Why does 3DTV use glasses?
3D got thrown hard into the spotlight last year. With the help from James Camerons’ Avatar, 3D fast became the focal point of technology for 2010. 2011 is set to expand on 3D technologies even further. The hype makes sense, apart from Avatars terrible story, the 3D visuals we’re stunning, and it showed the world the possibilities of extending the entertainment capabilities of future televisions and home entertainment.
The major drawback of 3D at the moment is the need to use the glasses. If you seen any 3D movie at the cinema, and used a 3DTV you will notice a few differences in the glasses. The glasses at the cinema needed no battery, just put them on and watch, perfect! So why do 3DTV’s use powered glasses (Better known as Active 3D Glasses). The reason behind this is simple enough, at the cinema the picture for each eye is actually projected onto the screen simultaneously. The light of each picture (Left eye picture, Right eye picture) is polarized a different way, either vertically or horizontally, just like polarized sunglasses they only let light in which is polarised in it’s set direction.
3D TV currently uses a different method to produce the 3D effect. The glasses needs the batteries to run the two LCD panels inside the glasses, one for each eye. LCD panels have the ability to either allow light to pass, or block light all together. So what actually happens is, the TV will show an image for the left eye, then right eye, then left eye etc… As this is happening the television transmits a signal to the glasses to tell it which eye should be on, which off. Technically your only looking through one eye at a time, but because this all happens so fast your brain doesn’t percieve the difference and just renders both images together as a complete 3D image! What it does percieve, however, is a less vibrant picture, partly due to the flickering glasses, but mostly because polarized panels can’t be 100% clear.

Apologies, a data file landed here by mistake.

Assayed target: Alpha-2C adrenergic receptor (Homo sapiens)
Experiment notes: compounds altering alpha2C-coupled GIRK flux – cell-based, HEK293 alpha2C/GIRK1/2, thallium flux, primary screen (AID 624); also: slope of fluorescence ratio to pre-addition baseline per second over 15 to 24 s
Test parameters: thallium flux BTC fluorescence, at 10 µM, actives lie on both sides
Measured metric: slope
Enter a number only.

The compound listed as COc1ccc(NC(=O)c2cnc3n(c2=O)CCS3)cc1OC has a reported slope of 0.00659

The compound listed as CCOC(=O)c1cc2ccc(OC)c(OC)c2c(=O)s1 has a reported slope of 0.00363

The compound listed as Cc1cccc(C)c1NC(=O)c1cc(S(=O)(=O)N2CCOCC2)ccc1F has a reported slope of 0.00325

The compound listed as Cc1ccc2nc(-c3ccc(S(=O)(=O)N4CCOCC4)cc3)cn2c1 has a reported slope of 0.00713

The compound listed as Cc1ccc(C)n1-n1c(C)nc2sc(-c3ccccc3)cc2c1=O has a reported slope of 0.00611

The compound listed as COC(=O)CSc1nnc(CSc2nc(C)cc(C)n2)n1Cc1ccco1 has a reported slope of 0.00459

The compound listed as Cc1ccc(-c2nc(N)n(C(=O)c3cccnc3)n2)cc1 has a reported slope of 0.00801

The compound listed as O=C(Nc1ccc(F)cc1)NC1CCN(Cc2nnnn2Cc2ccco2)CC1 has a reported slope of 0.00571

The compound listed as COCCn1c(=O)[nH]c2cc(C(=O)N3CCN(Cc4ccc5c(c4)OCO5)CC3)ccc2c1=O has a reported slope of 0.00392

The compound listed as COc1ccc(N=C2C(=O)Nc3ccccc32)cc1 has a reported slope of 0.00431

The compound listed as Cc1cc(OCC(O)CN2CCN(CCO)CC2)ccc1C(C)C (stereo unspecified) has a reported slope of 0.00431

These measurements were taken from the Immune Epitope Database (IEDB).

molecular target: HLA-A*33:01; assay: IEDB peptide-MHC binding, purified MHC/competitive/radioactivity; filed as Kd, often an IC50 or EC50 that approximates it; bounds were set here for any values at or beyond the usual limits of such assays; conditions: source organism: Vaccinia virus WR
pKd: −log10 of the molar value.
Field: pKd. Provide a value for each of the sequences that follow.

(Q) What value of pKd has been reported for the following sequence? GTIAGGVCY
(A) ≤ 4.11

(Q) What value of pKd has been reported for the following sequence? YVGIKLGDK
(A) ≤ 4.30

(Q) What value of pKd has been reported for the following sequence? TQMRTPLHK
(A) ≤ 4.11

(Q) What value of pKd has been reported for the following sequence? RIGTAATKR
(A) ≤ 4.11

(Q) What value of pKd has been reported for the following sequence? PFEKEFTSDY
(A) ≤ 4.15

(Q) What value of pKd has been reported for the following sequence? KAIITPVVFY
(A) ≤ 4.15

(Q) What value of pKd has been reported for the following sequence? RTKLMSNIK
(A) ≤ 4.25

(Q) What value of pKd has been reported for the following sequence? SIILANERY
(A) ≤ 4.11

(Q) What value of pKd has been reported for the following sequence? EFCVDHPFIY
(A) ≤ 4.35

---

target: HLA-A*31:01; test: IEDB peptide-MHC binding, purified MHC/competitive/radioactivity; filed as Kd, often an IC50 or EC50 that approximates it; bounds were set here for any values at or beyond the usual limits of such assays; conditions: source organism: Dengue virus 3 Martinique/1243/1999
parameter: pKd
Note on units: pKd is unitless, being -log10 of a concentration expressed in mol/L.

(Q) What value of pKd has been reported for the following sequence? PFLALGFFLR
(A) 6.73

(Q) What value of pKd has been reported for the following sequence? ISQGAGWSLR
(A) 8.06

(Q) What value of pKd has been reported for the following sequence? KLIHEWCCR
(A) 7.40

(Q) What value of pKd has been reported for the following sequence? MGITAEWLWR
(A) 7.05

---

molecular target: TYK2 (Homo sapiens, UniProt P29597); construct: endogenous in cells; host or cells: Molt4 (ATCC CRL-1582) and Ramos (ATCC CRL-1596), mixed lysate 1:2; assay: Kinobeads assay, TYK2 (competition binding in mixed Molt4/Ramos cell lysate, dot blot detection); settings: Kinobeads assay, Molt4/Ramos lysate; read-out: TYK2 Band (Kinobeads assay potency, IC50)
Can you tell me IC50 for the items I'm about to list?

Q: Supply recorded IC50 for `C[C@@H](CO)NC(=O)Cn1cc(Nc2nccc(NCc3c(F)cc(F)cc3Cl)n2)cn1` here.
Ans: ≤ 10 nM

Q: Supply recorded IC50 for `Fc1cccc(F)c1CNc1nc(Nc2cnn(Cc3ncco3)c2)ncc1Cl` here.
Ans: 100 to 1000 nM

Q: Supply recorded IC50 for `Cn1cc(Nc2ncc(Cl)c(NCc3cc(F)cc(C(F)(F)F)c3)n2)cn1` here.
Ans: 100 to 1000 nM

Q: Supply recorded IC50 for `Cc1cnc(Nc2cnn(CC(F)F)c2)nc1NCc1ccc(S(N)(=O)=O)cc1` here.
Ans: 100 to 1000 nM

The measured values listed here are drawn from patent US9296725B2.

The best news is, 3D Televisions won’t always require the glasses for too long. Infact, Toshiba and other companies are working on a 3DTV using a special lens which directs the left/right images into the appropriate eye. We’ll have to wait and see how this works out, until then, we can enjoy the occasional 3D movie or game on our Plasma TV by proudly wearing our unsightly goggles.